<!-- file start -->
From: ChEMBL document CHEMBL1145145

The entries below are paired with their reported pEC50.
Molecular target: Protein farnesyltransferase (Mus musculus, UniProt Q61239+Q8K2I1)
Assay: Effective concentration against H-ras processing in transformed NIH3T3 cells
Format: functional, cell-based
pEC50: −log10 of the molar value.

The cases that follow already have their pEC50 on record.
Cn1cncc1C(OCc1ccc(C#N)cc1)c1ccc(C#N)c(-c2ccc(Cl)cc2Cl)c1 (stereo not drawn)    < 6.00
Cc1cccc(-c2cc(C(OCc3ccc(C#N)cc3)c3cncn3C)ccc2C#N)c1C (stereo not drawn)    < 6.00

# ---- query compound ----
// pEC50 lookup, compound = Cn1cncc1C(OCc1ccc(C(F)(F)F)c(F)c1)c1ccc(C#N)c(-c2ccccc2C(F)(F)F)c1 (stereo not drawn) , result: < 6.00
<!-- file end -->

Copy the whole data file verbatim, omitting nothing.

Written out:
From: ChEMBL document CHEMBL1145145

The entries below are paired with their reported pEC50.
Molecular target: Protein farnesyltransferase (Mus musculus, UniProt Q61239+Q8K2I1)
Assay: Effective concentration against H-ras processing in transformed NIH3T3 cells
Format: functional, cell-based
pEC50: −log10 of the molar value.

The cases that follow already have their pEC50 on record.
Cn1cncc1C(OCc1ccc(C#N)cc1)c1ccc(C#N)c(-c2ccc(Cl)cc2Cl)c1 (stereo not drawn)    < 6.00
Cc1cccc(-c2cc(C(OCc3ccc(C#N)cc3)c3cncn3C)ccc2C#N)c1C (stereo not drawn)    < 6.00

# ---- query compound ----
// pEC50 lookup, compound = Cn1cncc1C(OCc1ccc(C(F)(F)F)c(F)c1)c1ccc(C#N)c(-c2ccccc2C(F)(F)F)c1 (stereo not drawn) , result: < 6.00